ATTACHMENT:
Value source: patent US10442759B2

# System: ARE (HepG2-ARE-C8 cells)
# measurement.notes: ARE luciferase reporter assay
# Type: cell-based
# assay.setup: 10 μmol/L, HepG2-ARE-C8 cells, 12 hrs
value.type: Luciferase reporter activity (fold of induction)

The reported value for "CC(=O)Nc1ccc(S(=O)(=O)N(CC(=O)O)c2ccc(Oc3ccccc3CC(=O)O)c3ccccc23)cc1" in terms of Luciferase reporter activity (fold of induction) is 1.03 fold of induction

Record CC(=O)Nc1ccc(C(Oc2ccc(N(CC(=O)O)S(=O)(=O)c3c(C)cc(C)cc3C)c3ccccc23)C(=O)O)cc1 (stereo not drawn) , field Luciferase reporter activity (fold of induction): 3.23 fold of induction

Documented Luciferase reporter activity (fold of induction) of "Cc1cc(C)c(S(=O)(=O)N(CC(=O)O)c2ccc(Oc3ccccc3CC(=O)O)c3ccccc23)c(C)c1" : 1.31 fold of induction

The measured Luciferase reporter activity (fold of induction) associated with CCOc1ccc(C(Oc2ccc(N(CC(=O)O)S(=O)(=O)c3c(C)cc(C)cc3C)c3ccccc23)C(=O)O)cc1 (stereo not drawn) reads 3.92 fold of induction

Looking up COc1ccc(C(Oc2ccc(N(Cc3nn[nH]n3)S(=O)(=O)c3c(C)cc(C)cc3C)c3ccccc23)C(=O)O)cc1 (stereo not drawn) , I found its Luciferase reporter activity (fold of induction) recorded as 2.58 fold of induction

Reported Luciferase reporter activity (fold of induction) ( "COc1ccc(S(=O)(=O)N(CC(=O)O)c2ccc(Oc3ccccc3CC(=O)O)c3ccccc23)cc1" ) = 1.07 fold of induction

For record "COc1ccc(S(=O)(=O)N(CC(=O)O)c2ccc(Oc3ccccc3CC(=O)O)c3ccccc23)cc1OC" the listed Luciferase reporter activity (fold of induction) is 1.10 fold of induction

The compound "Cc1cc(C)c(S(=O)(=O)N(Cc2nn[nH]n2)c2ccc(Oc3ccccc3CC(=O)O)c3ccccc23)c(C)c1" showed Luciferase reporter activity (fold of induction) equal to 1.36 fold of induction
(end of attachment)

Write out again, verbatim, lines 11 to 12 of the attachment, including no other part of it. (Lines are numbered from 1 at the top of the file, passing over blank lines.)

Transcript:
Looking up COc1ccc(C(Oc2ccc(N(Cc3nn[nH]n3)S(=O)(=O)c3c(C)cc(C)cc3C)c3ccccc23)C(=O)O)cc1 (stereo not drawn) , I found its Luciferase reporter activity (fold of induction) recorded as 2.58 fold of induction

Reported Luciferase reporter activity (fold of induction) ( "COc1ccc(S(=O)(=O)N(CC(=O)O)c2ccc(Oc3ccccc3CC(=O)O)c3ccccc23)cc1" ) = 1.07 fold of induction